Search form

Proposed ‘Ban the Box’ Legislation Would Limit Criminal History Inquiries by Federal Contractors

By Richard I. Greenberg and Susan M. Corcoran
  • September 17, 2015

Bills pending in both houses of Congress would make it unlawful for most federal contractors to request a job applicant, whether orally or in writing, to disclose criminal history record information before the applicant has received a conditional offer of employment.

The bills, introduced on September 10, 2015, exempt from its prohibition positions in which consideration of criminal history record information prior to a conditional offer is required by law. The bills also exempt federal contracts that require an individual hired under the contract to have access to classified information or to have law enforcement or national security duties.

The bills, S. 2021 and H.R. 3470, enjoy bipartisan support and may move quickly in both the Senate and House.

That this legislation is receiving strong support from Republican legislators is unusual. According to the National Employment Law Project, seven states, Washington, D.C., and 26 cities and counties, primarily in “Blue” or Democratic-leaning jurisdictions, now have some form of “ban the box” laws for government contractors or private employers. Business and industry groups typically have resisted such laws as posing an unnecessary hurdle to obtaining relevant information from applicants for many positions early in the hiring process. For example, some argue that an employer-contractor seeking to hire a Chief Financial Officer should not have to make an offer of employment before asking whether the applicant has been convicted of embezzlement. Many large contractors hire thousands of employees yearly, and may find such obstacles overly burdensome.

“Ban the box” laws generally expand on the Equal Employment Opportunity Commission’s controversial 2012 “Enforcement Guidance on the Consideration of Arrest and Conviction Records in Employment Decisions under Title VII of the Civil Rights Act of 1964.” The Enforcement Guidance requires employers to conduct an individualized assessment of the job-relatedness of a criminal conviction to the job to which the candidate applied and encourages employers not to ask about criminal background information before making a job offer.

If you have any questions, please contact the Jackson Lewis attorney with whom you regularly work.

©2015 Jackson Lewis P.C. This Update is provided for informational purposes only. It is not intended as legal advice nor does it create an attorney/client relationship between Jackson Lewis and any readers or recipients. Readers should consult counsel of their own choosing to discuss how these matters relate to their individual circumstances. Reproduction in whole or in part is prohibited without the express written consent of Jackson Lewis.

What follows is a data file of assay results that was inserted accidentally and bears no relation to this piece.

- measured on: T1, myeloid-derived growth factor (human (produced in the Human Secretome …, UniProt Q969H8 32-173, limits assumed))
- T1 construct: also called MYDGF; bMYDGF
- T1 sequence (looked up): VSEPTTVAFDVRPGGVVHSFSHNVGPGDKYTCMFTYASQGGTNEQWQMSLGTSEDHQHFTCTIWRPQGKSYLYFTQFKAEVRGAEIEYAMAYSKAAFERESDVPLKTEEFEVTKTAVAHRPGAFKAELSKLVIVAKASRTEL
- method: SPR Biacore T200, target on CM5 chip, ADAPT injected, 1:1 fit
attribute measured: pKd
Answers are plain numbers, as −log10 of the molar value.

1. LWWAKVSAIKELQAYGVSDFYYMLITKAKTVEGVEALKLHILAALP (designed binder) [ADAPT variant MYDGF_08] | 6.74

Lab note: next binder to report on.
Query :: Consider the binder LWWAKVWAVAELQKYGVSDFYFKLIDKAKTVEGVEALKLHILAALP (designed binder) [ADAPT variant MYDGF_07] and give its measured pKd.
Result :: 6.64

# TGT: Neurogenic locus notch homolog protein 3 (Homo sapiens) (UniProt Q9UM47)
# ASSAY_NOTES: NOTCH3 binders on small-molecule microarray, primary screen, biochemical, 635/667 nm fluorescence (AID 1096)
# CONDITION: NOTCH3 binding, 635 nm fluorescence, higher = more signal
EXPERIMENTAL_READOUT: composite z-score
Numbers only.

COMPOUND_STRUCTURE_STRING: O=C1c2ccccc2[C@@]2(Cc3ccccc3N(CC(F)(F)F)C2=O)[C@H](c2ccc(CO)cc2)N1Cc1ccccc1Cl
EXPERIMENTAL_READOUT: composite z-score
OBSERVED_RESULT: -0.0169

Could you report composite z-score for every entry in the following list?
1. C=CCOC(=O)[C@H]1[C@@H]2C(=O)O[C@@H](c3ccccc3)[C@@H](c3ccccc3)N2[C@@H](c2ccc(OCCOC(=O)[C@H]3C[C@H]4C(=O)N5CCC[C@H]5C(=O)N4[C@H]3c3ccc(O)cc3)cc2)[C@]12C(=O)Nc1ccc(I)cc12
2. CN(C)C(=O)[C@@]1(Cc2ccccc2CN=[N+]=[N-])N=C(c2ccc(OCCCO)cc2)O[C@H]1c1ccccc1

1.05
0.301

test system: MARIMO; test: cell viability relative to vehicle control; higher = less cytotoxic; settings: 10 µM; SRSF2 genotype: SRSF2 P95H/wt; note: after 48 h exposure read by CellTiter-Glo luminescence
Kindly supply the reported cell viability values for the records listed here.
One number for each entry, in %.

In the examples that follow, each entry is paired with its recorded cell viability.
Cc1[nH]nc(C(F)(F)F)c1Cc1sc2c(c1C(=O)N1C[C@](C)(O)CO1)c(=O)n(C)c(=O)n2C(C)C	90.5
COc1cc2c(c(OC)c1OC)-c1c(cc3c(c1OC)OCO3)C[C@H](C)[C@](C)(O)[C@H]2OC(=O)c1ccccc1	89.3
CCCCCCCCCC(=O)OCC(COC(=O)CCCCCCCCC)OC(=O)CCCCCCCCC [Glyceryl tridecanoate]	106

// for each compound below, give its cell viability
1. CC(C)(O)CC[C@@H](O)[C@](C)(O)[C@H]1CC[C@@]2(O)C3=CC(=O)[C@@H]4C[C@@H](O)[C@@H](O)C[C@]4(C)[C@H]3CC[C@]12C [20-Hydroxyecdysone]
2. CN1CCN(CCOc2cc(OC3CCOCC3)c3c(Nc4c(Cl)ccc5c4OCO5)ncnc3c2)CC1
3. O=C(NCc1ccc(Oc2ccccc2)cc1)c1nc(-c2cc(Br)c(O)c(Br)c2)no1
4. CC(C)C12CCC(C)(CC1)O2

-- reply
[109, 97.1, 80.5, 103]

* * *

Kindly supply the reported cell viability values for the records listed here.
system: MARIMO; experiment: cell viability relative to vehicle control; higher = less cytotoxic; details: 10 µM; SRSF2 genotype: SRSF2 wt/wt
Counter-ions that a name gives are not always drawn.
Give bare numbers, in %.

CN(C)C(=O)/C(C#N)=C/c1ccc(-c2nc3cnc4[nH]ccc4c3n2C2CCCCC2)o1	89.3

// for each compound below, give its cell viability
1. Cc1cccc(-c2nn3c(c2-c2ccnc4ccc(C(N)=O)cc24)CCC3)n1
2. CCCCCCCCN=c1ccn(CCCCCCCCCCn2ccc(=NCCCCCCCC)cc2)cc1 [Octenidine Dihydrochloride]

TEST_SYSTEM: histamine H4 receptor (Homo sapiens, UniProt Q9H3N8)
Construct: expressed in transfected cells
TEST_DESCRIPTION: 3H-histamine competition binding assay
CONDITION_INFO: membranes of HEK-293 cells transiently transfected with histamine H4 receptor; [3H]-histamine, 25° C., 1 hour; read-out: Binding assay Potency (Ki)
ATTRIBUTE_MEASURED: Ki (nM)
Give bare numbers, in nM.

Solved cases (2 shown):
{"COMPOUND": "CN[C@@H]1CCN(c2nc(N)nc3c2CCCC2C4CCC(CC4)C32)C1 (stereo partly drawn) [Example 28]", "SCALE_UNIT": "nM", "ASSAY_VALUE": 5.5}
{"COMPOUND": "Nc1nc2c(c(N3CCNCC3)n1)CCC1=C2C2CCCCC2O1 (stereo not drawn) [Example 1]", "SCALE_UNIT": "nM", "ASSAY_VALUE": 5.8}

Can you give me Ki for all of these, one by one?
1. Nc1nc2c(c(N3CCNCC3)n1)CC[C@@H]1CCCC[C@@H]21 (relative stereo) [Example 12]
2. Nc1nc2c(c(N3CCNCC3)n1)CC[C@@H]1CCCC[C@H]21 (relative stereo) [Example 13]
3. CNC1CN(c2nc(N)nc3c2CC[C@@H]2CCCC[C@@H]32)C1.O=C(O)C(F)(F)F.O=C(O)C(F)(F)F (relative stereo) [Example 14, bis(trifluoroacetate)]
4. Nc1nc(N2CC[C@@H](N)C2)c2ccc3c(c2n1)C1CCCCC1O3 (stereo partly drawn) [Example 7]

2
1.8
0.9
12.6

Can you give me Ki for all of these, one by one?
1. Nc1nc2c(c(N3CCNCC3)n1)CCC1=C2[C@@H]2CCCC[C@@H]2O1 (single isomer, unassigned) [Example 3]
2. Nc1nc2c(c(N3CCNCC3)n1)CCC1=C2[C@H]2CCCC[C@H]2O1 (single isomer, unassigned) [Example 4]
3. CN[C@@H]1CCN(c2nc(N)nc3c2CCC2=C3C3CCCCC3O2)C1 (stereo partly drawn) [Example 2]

This Update may be considered attorney advertising in some states. Furthermore, prior results do not guarantee a similar outcome.

Jackson Lewis P.C. represents management exclusively in workplace law and related litigation. Our attorneys are available to assist employers in their compliance efforts and to represent employers in matters before state and federal courts and administrative agencies. For more information, please contact the attorney(s) listed or the Jackson Lewis attorney with whom you regularly work.

See AllRelated Articles You May Like

September 14, 2018

New Version of Model FCRA Summary of Rights Released; And You Have One Week to Comply

September 14, 2018

A new model “A Summary of Your Rights Under the Fair Credit Reporting Act” disclosure form document was released on September 12, 2018, by the Consumer Financial Protection Bureau (CFPB). Employers and background check companies should begin using the new form by September 21, 2018. The federal agency responsible for oversight and... Read More

August 28, 2018

South Carolina Law Amended to Allow Expungement of Certain Criminal Records

August 28, 2018

An amendment to South Carolina law allows individuals to have certain criminal records expunged following a successful court petition. This means that, among other things, a prospective employee would not be required to disclose on an employment application criminal record information that has been expunged. The new law, Act No. 254,... Read More

May 31, 2018

Connecticut Bans Inquiries into Applicants’ Wage and Salary History

May 31, 2018

Connecticut is the latest state to prohibit employers from asking prospective employees about past compensation. Effective January 1, 2019, employers may not ask (directly or through a third party) about a prospective employee’s wage and salary history unless the prospective employee volunteers the information. According to Governor... Read More